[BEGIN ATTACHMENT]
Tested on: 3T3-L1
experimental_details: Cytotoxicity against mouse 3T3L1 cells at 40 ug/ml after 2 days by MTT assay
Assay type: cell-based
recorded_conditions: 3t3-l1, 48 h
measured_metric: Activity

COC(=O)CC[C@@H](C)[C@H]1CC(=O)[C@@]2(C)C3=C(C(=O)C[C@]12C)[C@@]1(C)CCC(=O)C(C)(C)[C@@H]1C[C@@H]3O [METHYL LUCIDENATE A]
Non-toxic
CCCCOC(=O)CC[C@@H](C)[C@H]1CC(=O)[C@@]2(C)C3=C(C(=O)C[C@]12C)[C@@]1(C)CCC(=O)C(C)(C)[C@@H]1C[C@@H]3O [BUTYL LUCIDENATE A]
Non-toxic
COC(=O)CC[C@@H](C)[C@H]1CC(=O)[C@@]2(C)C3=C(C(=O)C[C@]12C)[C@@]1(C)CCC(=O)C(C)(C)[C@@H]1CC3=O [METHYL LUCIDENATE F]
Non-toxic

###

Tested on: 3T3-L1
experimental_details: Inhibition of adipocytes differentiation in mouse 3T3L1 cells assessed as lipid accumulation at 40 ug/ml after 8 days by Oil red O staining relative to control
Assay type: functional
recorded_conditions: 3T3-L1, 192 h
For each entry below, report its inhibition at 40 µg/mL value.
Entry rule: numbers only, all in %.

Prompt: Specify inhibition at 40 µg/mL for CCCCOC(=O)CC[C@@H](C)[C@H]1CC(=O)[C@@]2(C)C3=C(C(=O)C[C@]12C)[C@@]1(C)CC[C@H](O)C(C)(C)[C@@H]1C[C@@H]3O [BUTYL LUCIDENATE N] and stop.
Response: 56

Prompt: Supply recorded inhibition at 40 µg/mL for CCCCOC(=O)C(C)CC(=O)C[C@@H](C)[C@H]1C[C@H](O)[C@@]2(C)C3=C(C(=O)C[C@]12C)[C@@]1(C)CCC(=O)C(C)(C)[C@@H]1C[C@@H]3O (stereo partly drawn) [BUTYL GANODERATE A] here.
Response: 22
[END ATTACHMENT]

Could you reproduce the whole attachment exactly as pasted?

Tested on: 3T3-L1
experimental_details: Cytotoxicity against mouse 3T3L1 cells at 40 ug/ml after 2 days by MTT assay
Assay type: cell-based
recorded_conditions: 3t3-l1, 48 h
measured_metric: Activity

COC(=O)CC[C@@H](C)[C@H]1CC(=O)[C@@]2(C)C3=C(C(=O)C[C@]12C)[C@@]1(C)CCC(=O)C(C)(C)[C@@H]1C[C@@H]3O [METHYL LUCIDENATE A]
Non-toxic
CCCCOC(=O)CC[C@@H](C)[C@H]1CC(=O)[C@@]2(C)C3=C(C(=O)C[C@]12C)[C@@]1(C)CCC(=O)C(C)(C)[C@@H]1C[C@@H]3O [BUTYL LUCIDENATE A]
Non-toxic
COC(=O)CC[C@@H](C)[C@H]1CC(=O)[C@@]2(C)C3=C(C(=O)C[C@]12C)[C@@]1(C)CCC(=O)C(C)(C)[C@@H]1CC3=O [METHYL LUCIDENATE F]
Non-toxic

###

Tested on: 3T3-L1
experimental_details: Inhibition of adipocytes differentiation in mouse 3T3L1 cells assessed as lipid accumulation at 40 ug/ml after 8 days by Oil red O staining relative to control
Assay type: functional
recorded_conditions: 3T3-L1, 192 h
For each entry below, report its inhibition at 40 µg/mL value.
Entry rule: numbers only, all in %.

Prompt: Specify inhibition at 40 µg/mL for CCCCOC(=O)CC[C@@H](C)[C@H]1CC(=O)[C@@]2(C)C3=C(C(=O)C[C@]12C)[C@@]1(C)CC[C@H](O)C(C)(C)[C@@H]1C[C@@H]3O [BUTYL LUCIDENATE N] and stop.
Response: 56

Prompt: Supply recorded inhibition at 40 µg/mL for CCCCOC(=O)C(C)CC(=O)C[C@@H](C)[C@H]1C[C@H](O)[C@@]2(C)C3=C(C(=O)C[C@]12C)[C@@]1(C)CCC(=O)C(C)(C)[C@@H]1C[C@@H]3O (stereo partly drawn) [BUTYL GANODERATE A] here.
Response: 22